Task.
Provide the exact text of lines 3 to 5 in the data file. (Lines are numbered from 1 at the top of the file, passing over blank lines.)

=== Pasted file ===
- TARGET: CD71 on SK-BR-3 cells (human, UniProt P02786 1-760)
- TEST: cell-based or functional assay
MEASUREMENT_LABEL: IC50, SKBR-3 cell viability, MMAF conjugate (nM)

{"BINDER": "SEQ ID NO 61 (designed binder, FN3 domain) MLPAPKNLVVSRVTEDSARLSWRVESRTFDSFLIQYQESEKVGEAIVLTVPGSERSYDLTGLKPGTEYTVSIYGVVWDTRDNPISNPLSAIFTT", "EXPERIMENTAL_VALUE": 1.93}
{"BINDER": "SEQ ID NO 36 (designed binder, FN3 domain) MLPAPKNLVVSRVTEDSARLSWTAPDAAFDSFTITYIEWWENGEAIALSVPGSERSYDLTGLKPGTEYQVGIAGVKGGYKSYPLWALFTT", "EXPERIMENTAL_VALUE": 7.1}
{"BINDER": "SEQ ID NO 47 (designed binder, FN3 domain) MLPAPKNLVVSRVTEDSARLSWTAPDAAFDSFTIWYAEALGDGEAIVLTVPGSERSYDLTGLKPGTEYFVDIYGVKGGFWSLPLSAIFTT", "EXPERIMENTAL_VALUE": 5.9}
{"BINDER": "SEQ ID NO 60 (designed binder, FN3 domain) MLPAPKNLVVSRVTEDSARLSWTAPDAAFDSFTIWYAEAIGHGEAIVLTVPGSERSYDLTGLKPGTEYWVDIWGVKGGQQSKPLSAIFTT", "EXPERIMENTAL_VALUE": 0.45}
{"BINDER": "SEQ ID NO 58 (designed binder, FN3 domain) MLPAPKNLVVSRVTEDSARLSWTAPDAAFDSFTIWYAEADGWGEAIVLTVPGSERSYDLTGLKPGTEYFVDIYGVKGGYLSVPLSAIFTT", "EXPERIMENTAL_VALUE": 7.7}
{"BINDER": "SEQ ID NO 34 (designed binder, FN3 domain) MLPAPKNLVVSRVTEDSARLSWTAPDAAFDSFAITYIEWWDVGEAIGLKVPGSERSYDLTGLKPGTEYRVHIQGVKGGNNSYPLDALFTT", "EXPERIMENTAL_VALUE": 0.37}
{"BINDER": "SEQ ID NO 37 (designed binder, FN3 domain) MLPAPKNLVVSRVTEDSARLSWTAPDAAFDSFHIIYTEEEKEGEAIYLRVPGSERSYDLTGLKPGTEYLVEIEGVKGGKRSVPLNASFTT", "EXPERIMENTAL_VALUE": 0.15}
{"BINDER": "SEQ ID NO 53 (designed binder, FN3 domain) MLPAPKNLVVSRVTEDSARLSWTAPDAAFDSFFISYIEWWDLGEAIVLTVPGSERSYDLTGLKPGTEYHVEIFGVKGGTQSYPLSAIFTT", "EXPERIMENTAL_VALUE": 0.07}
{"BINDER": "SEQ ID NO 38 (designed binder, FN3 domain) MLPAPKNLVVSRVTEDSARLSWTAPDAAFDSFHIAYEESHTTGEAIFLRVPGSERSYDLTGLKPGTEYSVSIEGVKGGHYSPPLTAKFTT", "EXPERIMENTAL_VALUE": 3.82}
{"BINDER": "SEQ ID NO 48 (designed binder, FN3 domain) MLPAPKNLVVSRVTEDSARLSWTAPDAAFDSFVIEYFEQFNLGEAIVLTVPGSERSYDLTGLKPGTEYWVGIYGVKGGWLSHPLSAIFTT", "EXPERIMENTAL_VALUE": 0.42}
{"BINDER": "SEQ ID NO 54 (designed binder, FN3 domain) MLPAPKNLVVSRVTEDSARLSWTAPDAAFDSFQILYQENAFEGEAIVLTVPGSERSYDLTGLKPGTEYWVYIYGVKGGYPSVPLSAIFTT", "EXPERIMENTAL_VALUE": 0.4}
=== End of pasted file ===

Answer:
MEASUREMENT_LABEL: IC50, SKBR-3 cell viability, MMAF conjugate (nM)

{"BINDER": "SEQ ID NO 61 (designed binder, FN3 domain) MLPAPKNLVVSRVTEDSARLSWRVESRTFDSFLIQYQESEKVGEAIVLTVPGSERSYDLTGLKPGTEYTVSIYGVVWDTRDNPISNPLSAIFTT", "EXPERIMENTAL_VALUE": 1.93}
{"BINDER": "SEQ ID NO 36 (designed binder, FN3 domain) MLPAPKNLVVSRVTEDSARLSWTAPDAAFDSFTITYIEWWENGEAIALSVPGSERSYDLTGLKPGTEYQVGIAGVKGGYKSYPLWALFTT", "EXPERIMENTAL_VALUE": 7.1}